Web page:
Lanthanide elements are essential parts of today’s high-tech commodities including flat-screen TVs, cell phones, electric cars, and satellites. While the demand for these elements is high, separating lanthanides from impurities (other lanthanides) is extremely difficult. Industry uses liquid-liquid extraction. The target in water slips into an oil phase with the help of an extractant molecule. Impurities remain in the water. For decades, researchers have designed novel extractants. However, they’ve largely overlooked the subtle effects of the thin layers of water that come along for the ride, wrapped around the target. New research reveals peculiar arrays of water molecules affect how the extractant works.
The findings emphasize the benefit of controlling subtle outer-sphere interactions. Liquid-liquid extraction of lanthanides is a well-developed technology. Why certain extractants are extremely selective and others aren’t is not well understood. Also, how to design improved selectivity isn’t well known. Knowing how water that’s extracted with the target element influences the separation is a vital step toward designing better extraction systems. These systems can get the lanthanides needed for high-tech devices.
Fundamental understanding of selective recognition and separation of lanthanide ions by chelating agents is of crucial importance for advancing sustainable energy systems. Lanthanides are difficult to separate from each other because of similarities in their physical and chemical properties. Most separation processes take advantage of a small decrease in ionic radius that occurs across the lanthanide series. These separation processes use two liquids. The liquids are like oil and water. They can be mixed together but always separate back into different layers. During the mixing, the extractant liquid pulls out the target lanthanide complex, surrounded by layers of water molecules. The extractant liquid contains arms, called ligands, that grab the lanthanide. For an ideal ligand, the decrease in ionic radius would result in steadily increasing extraction across the series. That is, the ligands would capture more lutetium (the lanthanide with the smallest radius) than lanthanum (with the largest radius). However, with the diglycolamide ligand, lanthanide extraction increases across the light to middle lanthanides but the selectivity remains almost constant across the smaller, heavy lanthanides. The collaboration between Colorado School of Mines and Oak Ridge National Laboratory elucidated the origin of lanthanide selectivity through complementary investigations integrating distribution studies, quantum mechanical calculations, and classical molecular dynamics simulations.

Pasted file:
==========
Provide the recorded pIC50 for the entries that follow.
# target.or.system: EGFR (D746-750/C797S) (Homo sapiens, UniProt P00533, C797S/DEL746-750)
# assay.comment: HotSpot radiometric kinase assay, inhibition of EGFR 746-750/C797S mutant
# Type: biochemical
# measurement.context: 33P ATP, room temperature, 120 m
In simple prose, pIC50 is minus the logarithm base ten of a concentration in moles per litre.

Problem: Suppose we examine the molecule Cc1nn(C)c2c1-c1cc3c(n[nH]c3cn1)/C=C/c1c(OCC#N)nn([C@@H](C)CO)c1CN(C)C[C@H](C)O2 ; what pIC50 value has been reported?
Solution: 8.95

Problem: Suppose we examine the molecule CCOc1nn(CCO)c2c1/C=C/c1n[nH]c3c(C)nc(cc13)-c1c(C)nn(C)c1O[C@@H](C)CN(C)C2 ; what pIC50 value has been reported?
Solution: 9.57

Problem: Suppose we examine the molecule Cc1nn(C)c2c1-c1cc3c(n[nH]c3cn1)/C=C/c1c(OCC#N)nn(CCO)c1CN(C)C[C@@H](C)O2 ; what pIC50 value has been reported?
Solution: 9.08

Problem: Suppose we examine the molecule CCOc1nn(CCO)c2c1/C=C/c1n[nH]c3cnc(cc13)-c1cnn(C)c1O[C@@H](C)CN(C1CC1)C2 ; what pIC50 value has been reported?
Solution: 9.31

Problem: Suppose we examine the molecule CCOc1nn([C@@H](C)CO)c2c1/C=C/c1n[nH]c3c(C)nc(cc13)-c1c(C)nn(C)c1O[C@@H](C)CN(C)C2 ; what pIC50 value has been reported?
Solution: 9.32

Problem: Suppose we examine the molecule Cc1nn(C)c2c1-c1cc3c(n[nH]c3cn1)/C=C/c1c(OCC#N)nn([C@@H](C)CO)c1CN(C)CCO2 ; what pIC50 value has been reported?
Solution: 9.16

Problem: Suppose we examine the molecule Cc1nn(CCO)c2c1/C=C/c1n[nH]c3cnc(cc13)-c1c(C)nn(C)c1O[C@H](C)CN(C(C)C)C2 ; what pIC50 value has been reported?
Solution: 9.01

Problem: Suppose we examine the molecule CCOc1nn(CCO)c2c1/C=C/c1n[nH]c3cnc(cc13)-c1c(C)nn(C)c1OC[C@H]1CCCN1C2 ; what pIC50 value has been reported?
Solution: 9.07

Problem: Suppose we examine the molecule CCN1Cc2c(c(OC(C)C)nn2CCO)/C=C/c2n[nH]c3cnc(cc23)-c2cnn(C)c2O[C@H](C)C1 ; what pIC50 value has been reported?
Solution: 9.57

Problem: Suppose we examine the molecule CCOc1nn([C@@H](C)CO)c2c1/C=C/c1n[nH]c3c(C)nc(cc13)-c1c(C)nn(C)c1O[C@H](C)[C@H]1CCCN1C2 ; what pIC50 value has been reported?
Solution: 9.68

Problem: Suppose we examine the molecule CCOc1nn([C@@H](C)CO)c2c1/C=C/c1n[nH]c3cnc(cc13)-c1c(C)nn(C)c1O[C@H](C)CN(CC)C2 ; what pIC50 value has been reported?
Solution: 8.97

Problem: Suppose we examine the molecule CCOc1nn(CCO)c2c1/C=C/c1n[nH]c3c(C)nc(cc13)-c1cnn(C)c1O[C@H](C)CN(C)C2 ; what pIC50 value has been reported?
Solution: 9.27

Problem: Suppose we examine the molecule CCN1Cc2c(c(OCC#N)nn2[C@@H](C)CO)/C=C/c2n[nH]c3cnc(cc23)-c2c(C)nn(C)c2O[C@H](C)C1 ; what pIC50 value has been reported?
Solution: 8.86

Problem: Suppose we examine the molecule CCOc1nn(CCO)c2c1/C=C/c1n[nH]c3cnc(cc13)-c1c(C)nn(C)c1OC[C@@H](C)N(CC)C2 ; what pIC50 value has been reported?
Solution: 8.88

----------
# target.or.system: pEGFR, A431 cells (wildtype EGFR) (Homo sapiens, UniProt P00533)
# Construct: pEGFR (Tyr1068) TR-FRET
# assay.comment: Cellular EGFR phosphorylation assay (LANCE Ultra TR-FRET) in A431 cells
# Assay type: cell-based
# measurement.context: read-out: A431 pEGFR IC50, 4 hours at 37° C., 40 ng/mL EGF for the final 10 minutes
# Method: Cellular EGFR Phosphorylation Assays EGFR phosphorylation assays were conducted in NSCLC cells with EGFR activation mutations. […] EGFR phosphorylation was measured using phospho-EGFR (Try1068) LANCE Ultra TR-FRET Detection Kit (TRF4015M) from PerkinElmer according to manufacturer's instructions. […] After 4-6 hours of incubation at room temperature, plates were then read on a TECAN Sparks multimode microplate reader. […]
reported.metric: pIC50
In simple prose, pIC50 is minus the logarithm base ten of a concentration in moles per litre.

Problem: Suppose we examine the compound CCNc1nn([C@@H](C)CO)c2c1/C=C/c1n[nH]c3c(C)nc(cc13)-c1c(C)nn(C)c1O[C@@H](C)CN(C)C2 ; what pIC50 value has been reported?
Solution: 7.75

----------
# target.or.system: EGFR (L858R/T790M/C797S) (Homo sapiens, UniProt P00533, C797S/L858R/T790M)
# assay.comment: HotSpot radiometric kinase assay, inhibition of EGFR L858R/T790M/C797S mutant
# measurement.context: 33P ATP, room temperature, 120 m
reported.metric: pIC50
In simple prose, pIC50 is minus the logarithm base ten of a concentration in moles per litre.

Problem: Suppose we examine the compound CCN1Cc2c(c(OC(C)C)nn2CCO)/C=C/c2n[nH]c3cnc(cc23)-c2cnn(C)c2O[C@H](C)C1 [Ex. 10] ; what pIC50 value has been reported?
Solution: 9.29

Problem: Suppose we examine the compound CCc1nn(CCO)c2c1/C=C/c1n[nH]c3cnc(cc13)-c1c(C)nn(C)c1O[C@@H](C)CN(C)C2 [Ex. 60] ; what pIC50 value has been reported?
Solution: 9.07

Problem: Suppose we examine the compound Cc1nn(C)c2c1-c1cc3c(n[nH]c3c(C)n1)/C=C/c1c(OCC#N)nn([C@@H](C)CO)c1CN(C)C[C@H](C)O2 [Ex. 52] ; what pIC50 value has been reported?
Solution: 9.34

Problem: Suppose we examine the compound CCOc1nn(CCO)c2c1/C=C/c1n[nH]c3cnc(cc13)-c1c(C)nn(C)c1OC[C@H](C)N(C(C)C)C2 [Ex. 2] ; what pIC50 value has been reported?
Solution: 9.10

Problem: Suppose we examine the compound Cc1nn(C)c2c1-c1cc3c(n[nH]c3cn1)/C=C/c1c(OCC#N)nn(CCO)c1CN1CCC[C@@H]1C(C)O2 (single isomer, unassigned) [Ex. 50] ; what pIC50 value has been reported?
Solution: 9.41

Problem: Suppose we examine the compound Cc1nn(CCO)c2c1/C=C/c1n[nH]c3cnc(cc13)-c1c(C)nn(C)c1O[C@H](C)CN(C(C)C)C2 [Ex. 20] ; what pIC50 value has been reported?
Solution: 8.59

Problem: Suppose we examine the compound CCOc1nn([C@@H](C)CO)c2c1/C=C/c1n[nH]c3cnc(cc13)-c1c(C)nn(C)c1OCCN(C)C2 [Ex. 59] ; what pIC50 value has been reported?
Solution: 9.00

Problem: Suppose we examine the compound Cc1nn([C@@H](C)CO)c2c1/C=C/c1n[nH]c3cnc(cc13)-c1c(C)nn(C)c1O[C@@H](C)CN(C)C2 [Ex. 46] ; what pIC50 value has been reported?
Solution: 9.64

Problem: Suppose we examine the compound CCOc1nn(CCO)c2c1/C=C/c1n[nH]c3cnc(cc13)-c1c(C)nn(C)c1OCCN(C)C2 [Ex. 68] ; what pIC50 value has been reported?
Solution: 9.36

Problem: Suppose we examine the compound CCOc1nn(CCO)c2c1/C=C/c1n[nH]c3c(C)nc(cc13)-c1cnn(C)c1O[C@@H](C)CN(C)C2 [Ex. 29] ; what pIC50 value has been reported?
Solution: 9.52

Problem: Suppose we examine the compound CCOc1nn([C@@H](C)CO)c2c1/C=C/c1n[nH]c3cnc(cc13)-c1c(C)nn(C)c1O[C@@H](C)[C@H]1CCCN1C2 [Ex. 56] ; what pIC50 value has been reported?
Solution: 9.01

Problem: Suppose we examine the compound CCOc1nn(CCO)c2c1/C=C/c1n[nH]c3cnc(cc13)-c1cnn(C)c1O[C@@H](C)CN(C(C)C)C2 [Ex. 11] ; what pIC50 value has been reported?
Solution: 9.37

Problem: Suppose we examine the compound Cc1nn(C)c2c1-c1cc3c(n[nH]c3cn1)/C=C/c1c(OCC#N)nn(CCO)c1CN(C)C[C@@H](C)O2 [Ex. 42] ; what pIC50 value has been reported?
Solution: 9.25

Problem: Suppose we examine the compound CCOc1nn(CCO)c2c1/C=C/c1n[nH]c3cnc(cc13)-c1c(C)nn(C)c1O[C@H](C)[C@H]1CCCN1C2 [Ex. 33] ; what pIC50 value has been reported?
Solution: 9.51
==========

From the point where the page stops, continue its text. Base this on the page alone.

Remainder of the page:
The results show a relationship between coextracted water and lanthanide extraction by the diglycolamide ligand across the series. The finding points to the importance of the hydrogen-bonding interactions between outer-sphere nitrate ions on the ligand and the lanthanide complex and water clusters in a nonpolar environment. Based on the experimental and density functional theory studies, the mechanism underlying water uptake is related to the surface area of the nitrate counterions available to interact with coextracted water. Molecular dynamics simulations further elucidate that outer-sphere nitrate ions on the ligands form hydrogen bonds with water molecules.
In a broader perspective, these results have significant implications for the design of novel separation systems and processes for trivalent lanthanide ions, emphasizing the importance of tuning both inner- and outer-sphere interactions to obtain total control over selectivity in the liquid-liquid extraction of lanthanides.